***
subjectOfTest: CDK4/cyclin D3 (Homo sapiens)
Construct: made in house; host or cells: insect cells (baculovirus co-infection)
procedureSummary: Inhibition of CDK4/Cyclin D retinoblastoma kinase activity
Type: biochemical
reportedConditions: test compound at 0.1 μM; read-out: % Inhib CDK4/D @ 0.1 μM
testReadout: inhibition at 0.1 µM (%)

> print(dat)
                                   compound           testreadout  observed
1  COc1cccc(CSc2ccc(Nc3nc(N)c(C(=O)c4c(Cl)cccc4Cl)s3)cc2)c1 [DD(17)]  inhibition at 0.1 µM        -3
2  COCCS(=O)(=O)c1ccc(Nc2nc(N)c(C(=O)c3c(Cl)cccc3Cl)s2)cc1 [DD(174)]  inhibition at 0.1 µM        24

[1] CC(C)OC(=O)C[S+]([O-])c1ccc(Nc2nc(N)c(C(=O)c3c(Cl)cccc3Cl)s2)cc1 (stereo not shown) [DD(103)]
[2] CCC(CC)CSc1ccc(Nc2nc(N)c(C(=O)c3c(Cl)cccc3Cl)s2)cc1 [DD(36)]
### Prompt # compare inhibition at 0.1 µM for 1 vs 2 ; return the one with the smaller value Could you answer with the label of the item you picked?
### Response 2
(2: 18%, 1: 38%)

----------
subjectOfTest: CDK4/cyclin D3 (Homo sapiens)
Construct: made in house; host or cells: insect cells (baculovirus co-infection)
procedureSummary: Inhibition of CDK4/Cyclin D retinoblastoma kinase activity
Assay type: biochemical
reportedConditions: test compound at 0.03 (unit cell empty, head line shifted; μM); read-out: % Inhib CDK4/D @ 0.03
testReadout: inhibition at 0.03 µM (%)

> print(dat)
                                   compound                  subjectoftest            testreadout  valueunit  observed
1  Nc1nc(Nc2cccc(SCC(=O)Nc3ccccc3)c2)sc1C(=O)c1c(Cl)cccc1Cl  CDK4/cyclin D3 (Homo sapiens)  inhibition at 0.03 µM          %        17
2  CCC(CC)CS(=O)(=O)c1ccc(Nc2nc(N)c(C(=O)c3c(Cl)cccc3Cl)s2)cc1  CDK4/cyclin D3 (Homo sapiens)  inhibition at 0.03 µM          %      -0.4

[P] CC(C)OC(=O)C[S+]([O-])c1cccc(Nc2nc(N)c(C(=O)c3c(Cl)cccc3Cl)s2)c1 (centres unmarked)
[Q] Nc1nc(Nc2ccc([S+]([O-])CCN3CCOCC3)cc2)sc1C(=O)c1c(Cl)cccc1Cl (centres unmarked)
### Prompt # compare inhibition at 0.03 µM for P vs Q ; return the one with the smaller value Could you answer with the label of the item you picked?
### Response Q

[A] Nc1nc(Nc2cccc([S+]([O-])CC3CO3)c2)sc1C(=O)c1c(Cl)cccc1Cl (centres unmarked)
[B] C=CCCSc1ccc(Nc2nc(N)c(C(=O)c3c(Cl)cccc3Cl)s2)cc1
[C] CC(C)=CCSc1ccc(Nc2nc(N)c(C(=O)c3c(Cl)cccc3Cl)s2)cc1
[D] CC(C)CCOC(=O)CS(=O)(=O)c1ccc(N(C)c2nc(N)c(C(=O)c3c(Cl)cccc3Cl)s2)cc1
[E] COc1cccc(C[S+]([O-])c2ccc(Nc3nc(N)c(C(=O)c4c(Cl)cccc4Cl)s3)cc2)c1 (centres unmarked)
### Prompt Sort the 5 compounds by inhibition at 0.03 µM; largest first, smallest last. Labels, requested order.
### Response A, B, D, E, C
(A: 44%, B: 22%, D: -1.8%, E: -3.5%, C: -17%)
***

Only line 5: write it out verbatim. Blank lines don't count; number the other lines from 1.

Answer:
reportedConditions: test compound at 0.1 μM; read-out: % Inhib CDK4/D @ 0.1 μM